Complexity, regulation draining for global engineers: IHS study
Faster design cycles and fewer engineers mean a more challenging environment.
A new study released by the global business information firm IHS finds that the increasing pace of global engineering projects and the shorter time to complete them is putting increasing strains on projects.
More than 2,100 engineers completed the IHS study, “The Pulse of Engineering: The Changing Work Environment for Engineers Today.” The pulse, the study concluded, is getting faster and more complex at the same time.
“The report details the demands that engineers from around the world face from increasingly complex designs, shorter design cycles, and mounting environmental regulations,” IHS said in a press release announcing the survey. IHS is a content partner of CFE Media.
Among the study findings:
- 52% of respondents said the pace of engineering is accelerating, and 57% said they are asked to do more with less.
- Almost 70% said that constraints on resources, specialized knowledge, budgets, and time were jeopardizing productivity, product quality, and innovation.
- Designing and developing environmentally sustainable products was cited by more than 90% of respondents as an important part of their work.
“The research offered an opportunity to validate what many people already think is true about the profession, and to uncover information about market dynamics and industry trends that otherwise might not be apparent,” said David Wagman, editorial director for IHS Engineering360, the world’s largest online destination for engineers.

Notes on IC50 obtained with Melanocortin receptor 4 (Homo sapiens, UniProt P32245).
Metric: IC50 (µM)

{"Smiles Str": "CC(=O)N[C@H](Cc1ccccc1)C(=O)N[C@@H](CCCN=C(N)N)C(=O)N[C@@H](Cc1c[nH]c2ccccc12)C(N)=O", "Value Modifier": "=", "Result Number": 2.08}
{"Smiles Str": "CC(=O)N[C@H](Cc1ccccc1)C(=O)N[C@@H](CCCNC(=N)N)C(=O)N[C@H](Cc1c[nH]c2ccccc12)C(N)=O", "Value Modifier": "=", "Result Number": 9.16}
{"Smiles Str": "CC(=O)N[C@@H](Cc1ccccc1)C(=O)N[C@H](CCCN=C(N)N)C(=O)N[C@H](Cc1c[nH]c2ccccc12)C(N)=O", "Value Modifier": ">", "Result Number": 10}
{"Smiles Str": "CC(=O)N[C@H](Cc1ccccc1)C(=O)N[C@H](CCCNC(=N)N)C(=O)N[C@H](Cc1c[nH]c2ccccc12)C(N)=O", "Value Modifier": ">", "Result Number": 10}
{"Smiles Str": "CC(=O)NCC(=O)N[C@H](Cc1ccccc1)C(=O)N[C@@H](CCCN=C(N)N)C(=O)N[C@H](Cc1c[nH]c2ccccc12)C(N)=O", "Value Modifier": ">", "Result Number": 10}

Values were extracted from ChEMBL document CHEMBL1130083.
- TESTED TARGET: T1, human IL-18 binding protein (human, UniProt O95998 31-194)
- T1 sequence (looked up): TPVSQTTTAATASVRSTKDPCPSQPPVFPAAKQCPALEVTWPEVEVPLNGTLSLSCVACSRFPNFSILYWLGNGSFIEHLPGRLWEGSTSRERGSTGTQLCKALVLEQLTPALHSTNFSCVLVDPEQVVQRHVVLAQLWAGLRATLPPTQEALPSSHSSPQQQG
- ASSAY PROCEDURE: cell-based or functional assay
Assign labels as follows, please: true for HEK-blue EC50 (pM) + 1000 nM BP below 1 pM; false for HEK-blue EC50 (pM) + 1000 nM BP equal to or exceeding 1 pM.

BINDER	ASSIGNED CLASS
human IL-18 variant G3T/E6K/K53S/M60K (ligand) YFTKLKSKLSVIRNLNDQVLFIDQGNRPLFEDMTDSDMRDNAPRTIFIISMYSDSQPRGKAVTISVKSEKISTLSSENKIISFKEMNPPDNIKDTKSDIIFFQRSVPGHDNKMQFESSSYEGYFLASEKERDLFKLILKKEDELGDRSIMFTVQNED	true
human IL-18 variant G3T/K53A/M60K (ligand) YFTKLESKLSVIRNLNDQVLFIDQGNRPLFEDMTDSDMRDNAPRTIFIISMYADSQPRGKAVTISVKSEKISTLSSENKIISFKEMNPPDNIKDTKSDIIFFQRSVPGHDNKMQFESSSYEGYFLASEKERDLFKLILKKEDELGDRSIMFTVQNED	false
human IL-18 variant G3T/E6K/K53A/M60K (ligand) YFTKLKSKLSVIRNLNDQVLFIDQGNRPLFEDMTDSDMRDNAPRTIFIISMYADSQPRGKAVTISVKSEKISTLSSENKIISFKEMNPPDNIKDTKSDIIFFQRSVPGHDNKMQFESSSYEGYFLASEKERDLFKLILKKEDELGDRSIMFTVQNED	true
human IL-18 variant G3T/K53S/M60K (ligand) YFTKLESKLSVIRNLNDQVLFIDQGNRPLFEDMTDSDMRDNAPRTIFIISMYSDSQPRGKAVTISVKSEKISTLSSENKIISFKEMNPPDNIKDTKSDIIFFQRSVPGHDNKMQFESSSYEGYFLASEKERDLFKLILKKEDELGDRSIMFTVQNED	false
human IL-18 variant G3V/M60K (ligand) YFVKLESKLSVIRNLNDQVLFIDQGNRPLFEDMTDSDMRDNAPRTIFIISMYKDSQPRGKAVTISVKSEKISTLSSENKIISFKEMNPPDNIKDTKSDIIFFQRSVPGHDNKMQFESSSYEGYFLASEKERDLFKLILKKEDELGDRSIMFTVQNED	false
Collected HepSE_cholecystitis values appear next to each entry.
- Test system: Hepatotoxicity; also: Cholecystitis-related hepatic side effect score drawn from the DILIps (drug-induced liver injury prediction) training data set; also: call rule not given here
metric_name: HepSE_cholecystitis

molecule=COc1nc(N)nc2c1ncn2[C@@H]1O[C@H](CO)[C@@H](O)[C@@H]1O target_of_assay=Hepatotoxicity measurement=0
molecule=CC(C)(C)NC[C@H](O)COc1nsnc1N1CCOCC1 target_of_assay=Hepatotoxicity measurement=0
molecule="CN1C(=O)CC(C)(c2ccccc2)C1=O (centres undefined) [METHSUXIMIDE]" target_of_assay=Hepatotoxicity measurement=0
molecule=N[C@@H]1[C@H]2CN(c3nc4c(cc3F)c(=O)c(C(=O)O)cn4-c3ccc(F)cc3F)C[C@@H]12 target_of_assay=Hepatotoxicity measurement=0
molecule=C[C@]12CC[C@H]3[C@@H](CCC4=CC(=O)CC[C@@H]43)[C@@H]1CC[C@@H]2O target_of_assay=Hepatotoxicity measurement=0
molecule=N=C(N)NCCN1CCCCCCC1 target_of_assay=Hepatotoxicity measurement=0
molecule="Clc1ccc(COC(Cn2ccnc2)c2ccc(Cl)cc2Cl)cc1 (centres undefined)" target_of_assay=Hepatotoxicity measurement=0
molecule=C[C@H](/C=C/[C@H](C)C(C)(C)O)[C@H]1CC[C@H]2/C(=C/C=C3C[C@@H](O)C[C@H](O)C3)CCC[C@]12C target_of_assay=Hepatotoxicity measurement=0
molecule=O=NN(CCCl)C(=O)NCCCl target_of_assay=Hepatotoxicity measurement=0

- Events & Awards
- Magazine Archives
- Oil & Gas Engineering
- Salary Survey
- Digital Reports
- Survey Prize Winners
- CFE Edu
Annual Salary Survey
Before the calendar turned, 2016 already had the makings of a pivotal year for manufacturing, and for the world.
There were the big events for the year, including the United States as Partner Country at Hannover Messe in April and the 2016 International Manufacturing Technology Show in Chicago in September. There's also the matter of the U.S. presidential elections in November, which promise to shape policy in manufacturing for years to come.
But the year started with global economic turmoil, as a slowdown in Chinese manufacturing triggered a worldwide stock hiccup that sent values plummeting. The continued plunge in world oil prices has resulted in a slowdown in exploration and, by extension, the manufacture of exploration equipment.
Read more: 2015 Salary Survey